When it comes to vaginal discharge, everyone wants to know if theirs is normal. Since every woman's vagina has a unique personality, you'll need to learn what's normal for you.
The vaginal mucus has a purpose: it makes it easier for sperm to swim to a woman's egg during ovulation, lubricates the penis during sex, and flushes out harmful microorganisms that can cause infection. It is comprised of shedded cells, healthy bacteria, proteins and mucus.
Vaginal secretions vary in color, appearance, consistency, amount and smell throughout a woman's life. What is normal in your twenties may not be normal in your fifties. Changes occur during the menstrual cycle, menopause, pregnancy and sexual arousal. And certain medications, douches, soaps, medical conditions, allergies and birth control pills can also affect the characteristics of vaginal secretions.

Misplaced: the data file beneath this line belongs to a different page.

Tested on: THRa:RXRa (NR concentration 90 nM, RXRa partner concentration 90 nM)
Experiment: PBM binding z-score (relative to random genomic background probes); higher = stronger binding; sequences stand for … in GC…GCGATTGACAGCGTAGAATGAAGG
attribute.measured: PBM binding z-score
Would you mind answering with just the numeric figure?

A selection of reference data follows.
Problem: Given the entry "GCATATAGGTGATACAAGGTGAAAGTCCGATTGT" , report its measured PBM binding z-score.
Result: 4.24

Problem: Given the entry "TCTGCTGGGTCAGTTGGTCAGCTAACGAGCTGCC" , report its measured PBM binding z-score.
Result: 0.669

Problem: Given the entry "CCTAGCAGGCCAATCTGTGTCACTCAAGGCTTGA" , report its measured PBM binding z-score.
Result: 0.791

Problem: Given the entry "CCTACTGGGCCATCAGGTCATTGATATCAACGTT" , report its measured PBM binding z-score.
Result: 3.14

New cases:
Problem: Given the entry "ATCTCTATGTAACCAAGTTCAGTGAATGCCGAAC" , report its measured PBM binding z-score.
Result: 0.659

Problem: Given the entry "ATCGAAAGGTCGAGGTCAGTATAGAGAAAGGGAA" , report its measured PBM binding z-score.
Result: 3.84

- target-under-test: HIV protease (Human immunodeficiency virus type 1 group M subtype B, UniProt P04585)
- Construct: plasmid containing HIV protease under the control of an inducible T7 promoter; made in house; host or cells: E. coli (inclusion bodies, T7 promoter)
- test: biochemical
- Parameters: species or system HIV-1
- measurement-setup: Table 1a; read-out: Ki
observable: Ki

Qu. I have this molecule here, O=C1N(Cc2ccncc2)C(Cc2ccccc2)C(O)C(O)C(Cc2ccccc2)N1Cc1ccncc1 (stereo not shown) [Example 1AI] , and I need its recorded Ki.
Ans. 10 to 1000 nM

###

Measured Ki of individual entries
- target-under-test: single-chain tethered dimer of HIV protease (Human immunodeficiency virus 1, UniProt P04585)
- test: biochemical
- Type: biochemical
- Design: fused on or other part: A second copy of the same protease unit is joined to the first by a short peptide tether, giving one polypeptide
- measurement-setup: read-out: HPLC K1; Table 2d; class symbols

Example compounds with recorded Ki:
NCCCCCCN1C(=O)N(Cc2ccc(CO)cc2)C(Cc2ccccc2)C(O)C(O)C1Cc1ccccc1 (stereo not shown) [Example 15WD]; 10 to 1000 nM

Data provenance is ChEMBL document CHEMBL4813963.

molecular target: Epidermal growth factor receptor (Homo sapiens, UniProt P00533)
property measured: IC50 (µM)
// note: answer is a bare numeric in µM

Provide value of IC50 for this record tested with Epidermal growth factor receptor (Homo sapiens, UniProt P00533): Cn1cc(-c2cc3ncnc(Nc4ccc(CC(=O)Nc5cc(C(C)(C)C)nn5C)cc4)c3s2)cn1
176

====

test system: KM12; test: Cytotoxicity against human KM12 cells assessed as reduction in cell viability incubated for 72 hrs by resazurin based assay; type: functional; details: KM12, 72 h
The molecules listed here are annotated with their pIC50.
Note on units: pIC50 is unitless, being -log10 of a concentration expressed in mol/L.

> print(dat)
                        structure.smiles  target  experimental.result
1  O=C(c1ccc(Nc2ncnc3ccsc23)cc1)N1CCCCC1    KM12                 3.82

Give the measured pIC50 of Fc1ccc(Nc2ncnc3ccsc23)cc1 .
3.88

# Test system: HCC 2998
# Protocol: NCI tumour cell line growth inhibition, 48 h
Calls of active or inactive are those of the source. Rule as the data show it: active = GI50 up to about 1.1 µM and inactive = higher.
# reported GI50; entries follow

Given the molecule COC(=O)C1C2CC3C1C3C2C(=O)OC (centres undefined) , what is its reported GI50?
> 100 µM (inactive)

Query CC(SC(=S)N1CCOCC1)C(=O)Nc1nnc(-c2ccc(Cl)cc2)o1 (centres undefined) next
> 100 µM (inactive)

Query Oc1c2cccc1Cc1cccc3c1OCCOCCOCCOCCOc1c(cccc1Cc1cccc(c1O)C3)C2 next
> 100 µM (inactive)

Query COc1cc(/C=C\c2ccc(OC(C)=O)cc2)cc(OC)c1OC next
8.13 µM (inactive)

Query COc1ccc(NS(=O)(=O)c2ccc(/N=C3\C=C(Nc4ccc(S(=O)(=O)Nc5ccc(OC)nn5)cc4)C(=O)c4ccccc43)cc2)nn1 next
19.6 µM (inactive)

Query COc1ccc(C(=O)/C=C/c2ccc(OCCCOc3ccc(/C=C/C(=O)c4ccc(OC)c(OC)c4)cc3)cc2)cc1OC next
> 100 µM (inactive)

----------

Any woman who has experienced a vaginal infection knows that it can be unpleasant. If you have bacterial vaginosis, yeast (Candida), trichomoniasis or any other sexually transmitted infection you want to know as soon as possible. Familiarizing yourself with the characteristics of your vaginal discharge on any given day can help you know when things are not right.
So wash your hands, give yourself some good light and explore.
If discharge is clear or milky white, that's normal. It can also look very pale yellow when it's dried. If you are seeing grey, green, yellow, pink or red, that's not. Blood-tinged mucous may be a sign of pregnancy.